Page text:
"On the starboard side men were permitted to join their wives. On the starboard only women and children were allowed to enter the boats. That accounts for the fact that in some few instances the families were not separated.
"The men on the larboard side bade their wives goodbye as it they were separating only for a short time, for even then nobody believed that there was going to be anything serious. I heard Col. Astor tell his wife that he would meet her in New York.
"I saw Maj. Butt. He was very calm. He gave orders and pacified the men who were inclined to be panicky. The last I saw of him he was standing at the rail, looking into the water.
"The ship's band played as the boats were being lowered. These musicians were the real heroes. They played the selections from the operas and the latest popular melodies of Europe and America. Only before the final plunge did they change the character of the program. Then they played "Nearer, My God, to Thee."
We had been in the water about two hours-at least I think it was about two hours-when we in the lifeboats, the women and the children and the few men, suddenly saw the boat lurch upward and sink.
"There were many women who refused to leave their husbands and who remained and went down with them. There were at least 1,000 people in the water at one time. Most of these died of exposure that a large number perished when the boilers exploded.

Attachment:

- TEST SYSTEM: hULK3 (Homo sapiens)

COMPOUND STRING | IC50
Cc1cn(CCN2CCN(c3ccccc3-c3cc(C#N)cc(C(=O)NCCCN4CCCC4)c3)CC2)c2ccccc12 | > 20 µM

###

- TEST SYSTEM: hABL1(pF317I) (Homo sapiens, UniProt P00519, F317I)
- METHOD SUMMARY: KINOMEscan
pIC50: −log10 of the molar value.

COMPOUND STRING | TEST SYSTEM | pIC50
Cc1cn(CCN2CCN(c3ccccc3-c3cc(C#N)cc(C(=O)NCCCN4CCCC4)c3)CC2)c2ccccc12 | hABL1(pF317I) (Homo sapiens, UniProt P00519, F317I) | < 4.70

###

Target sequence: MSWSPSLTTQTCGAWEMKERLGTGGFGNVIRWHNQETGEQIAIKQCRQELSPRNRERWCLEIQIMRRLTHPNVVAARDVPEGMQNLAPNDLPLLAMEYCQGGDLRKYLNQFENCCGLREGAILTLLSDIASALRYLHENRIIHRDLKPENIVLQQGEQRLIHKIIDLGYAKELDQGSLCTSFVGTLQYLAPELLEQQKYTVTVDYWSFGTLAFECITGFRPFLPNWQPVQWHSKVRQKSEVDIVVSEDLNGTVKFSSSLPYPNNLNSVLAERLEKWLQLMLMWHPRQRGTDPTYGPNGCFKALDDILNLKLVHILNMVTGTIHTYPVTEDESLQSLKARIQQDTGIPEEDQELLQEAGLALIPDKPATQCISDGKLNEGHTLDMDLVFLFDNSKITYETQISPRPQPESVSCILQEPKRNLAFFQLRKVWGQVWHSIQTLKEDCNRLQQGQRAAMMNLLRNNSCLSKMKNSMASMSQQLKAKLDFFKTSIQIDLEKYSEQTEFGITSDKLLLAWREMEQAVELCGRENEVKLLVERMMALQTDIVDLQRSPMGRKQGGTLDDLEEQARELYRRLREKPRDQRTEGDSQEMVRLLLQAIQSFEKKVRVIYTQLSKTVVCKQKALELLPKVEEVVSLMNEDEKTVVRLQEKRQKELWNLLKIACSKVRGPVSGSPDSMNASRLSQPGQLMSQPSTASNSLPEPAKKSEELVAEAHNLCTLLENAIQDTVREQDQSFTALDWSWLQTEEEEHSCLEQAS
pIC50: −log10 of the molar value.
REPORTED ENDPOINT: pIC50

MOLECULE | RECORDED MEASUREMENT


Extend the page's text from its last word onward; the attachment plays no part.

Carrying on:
"At one time, while we were waiting for the rescue boat, every time we moved our oars we struck a corpse. Many women died of exposure while we were floating about. They were buried at sea.
"During the time that we were in the water, in the lifeboats, the women were remarkably calm, and the children were very brave.
"Some of the women and the rescued babies were very small and women voluntarily gave up their lives to protect them. Luckily, the women did not see the sinking of the Titanic. It was too dark.
"Only when day dawned and they saw a few sticks and timber did they realize it. All around us in the early light we could see the bodies.
"We sighted the Carpathia shortly after dawn and the survivors were quickly taken on board the Carpathia. There was no time lost in moving away from the scene of the catastrophe."